Friday, October 2, 2015

The Ancient Temple of Bel

  Blogger: Amber Schamel

 Travel back in time with me to around 536 B.C. We’re visiting the ancient city of Babylon during the captivity of the children of Israel.  One of the first things you’ll notice, as we enter the city, is a giant ziggurat complex. This is the remarkable temple of Bel. Let’s explore, shall we?

Bel Chief god of Babylon

Bel with his pet dragon
Public Domain
Bel, the "city god" or patron god of ancient Babylon, was also known as Marduk. I chose to stay with the name Bel when referring to him in my book because that is the name referenced in the Scriptures.  (Jer. 50:2, Jer. 51:44, Is.  46:1)

Bel rose to the position of chief deity in Babylon around the time of king Nebuchadnezzar. The real reason for his rise from a minor god to the ruling god is unclear. According to mythology, all gods were at one time equal, although they didn’t all get along. One god in particular, Tiamut, was evil and hated by the rest. The other gods told Bel they would make him the chief god forever if he would defeat Tiamut.  He was successful, and therefore rose to supreme power. The more likely story is that for some unknown reason, Bel suited the king’s agenda better than the rest and he came up with a story get the people to go along with it.

Bel is often pictured with a pet dragon and circular designs. I drew from this as I crafted one of my favorite scenes in The Swaddling Clothes.  Nearing the end of the Jewish captivity in Babylon, Ezra and Zerubbabel enter the temple of Bel to retrieve the stolen Jerusalem treasures. Since not much is known about the inside of the temple, it was a lot of fun to come up with what it might have been like.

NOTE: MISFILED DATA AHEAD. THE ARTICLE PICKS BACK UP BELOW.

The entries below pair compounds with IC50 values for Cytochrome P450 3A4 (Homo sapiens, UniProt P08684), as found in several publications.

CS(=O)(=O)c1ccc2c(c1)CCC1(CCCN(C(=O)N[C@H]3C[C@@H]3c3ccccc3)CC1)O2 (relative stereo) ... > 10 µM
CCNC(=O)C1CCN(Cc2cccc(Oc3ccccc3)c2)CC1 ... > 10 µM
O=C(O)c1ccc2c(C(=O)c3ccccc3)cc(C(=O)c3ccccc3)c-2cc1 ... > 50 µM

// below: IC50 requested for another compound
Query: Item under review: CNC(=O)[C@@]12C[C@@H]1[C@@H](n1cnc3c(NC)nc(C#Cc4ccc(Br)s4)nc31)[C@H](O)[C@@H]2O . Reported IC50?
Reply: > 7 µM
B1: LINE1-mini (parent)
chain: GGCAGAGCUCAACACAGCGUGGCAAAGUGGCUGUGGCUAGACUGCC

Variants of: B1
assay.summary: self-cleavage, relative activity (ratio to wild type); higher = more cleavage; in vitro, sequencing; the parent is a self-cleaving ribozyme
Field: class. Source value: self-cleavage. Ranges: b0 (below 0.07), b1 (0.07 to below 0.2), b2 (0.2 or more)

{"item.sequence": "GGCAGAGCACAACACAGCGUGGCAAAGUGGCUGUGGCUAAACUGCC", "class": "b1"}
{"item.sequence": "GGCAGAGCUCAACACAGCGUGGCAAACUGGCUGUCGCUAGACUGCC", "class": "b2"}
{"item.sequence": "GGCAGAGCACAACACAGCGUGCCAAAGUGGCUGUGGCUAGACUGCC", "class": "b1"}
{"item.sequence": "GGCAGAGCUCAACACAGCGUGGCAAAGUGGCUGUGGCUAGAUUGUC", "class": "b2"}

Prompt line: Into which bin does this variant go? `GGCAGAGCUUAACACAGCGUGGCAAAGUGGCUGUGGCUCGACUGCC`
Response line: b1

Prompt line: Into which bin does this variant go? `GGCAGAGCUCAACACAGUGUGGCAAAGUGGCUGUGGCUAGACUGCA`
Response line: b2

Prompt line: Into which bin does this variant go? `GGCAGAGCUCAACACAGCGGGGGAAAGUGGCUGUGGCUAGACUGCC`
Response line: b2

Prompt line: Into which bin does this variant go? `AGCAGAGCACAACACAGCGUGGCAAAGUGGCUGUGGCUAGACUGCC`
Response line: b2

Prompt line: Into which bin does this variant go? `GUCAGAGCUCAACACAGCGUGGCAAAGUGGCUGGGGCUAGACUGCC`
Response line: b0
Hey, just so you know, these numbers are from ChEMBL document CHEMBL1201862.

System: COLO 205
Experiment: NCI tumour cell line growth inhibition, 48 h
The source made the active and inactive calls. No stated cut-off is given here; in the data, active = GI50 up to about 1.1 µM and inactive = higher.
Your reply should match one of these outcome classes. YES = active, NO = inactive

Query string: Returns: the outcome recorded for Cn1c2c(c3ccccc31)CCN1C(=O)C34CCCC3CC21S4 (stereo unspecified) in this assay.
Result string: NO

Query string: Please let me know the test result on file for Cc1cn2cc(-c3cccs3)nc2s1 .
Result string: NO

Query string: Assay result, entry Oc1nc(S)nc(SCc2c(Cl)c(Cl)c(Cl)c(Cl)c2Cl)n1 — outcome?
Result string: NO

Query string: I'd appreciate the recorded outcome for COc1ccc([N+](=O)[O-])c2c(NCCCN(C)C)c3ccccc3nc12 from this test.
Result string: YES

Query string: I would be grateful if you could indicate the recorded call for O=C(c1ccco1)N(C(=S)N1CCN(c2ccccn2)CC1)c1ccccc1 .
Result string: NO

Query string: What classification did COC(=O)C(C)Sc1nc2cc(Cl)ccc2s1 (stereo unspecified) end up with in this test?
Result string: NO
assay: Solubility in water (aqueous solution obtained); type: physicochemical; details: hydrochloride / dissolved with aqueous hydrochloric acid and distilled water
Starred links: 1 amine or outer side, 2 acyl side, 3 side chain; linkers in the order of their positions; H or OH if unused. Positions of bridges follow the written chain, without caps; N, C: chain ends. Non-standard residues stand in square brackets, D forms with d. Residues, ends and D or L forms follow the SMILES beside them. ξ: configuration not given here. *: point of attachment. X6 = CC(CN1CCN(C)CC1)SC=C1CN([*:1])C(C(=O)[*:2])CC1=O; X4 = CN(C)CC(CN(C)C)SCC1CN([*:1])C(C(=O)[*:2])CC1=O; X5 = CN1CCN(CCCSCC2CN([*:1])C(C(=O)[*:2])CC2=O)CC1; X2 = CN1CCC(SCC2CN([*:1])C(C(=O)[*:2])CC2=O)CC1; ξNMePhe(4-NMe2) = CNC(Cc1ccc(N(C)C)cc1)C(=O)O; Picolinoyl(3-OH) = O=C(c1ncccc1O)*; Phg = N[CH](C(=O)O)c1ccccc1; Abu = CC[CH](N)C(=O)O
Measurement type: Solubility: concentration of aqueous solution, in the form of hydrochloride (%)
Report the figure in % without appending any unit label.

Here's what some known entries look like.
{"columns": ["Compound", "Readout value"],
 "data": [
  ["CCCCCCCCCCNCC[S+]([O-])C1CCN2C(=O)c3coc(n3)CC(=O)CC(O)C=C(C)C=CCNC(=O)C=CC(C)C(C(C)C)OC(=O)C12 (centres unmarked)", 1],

One of the most interesting things I learned during my research about Bel and his temple in Babylon, was of the festival of Akitu that was held every year. During this festival, the priest would impersonate Bel and strip the king of his jewelry, scepter and crown. Then the priest would slap the king, very hard, hoping to make him cry. The king then recites special prayers of submission. If he did cry, it was even better because it showed deeper submission to Bel. After this, the priest adorned the king with the items he had stripped, signifying that Bel had renewed the king’s power. During the rest of the festival, there was a “battle” inside the temple between Bel and the other gods. 

The festival concludes with the king being wed to the high priestess. 

Amber Schamel is the author of the Amazon Bestseller, The Swaddling Clothes which releases as a second edition on November 16th. Connect with Amber and stay up to date with her releases on her website,

1 comment:

  1. Amber, this is fascinating. Wow. I'm glad our pastor doesn't smack us around. Looking forward to reading The Swaddling Clothes.